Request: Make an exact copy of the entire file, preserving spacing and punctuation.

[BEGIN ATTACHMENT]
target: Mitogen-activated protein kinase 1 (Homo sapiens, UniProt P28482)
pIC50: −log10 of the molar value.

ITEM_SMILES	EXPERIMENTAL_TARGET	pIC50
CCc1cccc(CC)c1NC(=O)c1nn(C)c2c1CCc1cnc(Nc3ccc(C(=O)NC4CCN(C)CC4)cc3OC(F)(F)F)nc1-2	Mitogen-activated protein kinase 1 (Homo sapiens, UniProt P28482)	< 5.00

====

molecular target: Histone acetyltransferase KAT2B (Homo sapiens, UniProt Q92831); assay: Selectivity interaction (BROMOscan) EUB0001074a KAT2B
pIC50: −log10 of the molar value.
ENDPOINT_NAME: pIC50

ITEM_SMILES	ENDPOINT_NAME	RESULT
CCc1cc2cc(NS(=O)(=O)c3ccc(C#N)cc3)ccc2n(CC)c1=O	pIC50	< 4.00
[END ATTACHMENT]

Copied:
target: Mitogen-activated protein kinase 1 (Homo sapiens, UniProt P28482)
pIC50: −log10 of the molar value.

ITEM_SMILES	EXPERIMENTAL_TARGET	pIC50
CCc1cccc(CC)c1NC(=O)c1nn(C)c2c1CCc1cnc(Nc3ccc(C(=O)NC4CCN(C)CC4)cc3OC(F)(F)F)nc1-2	Mitogen-activated protein kinase 1 (Homo sapiens, UniProt P28482)	< 5.00

====

molecular target: Histone acetyltransferase KAT2B (Homo sapiens, UniProt Q92831); assay: Selectivity interaction (BROMOscan) EUB0001074a KAT2B
pIC50: −log10 of the molar value.
ENDPOINT_NAME: pIC50

ITEM_SMILES	ENDPOINT_NAME	RESULT
CCc1cc2cc(NS(=O)(=O)c3ccc(C#N)cc3)ccc2n(CC)c1=O	pIC50	< 4.00